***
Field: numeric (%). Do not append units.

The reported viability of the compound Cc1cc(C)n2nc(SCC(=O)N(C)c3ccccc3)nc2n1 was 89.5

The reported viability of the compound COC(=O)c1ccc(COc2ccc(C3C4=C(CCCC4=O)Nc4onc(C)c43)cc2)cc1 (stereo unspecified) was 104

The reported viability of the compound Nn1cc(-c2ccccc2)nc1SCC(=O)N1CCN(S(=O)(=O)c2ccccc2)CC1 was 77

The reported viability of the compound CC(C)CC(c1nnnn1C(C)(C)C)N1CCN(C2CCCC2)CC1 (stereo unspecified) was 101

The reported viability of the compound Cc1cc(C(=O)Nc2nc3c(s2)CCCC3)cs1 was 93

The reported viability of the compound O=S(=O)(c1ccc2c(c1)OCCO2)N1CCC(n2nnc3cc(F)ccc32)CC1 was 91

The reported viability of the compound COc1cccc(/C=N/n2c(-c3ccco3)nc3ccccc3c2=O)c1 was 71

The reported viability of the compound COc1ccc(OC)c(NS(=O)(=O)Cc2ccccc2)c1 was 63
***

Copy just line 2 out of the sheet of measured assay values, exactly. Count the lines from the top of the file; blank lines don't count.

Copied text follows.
The reported viability of the compound Cc1cc(C)n2nc(SCC(=O)N(C)c3ccccc3)nc2n1 was 89.5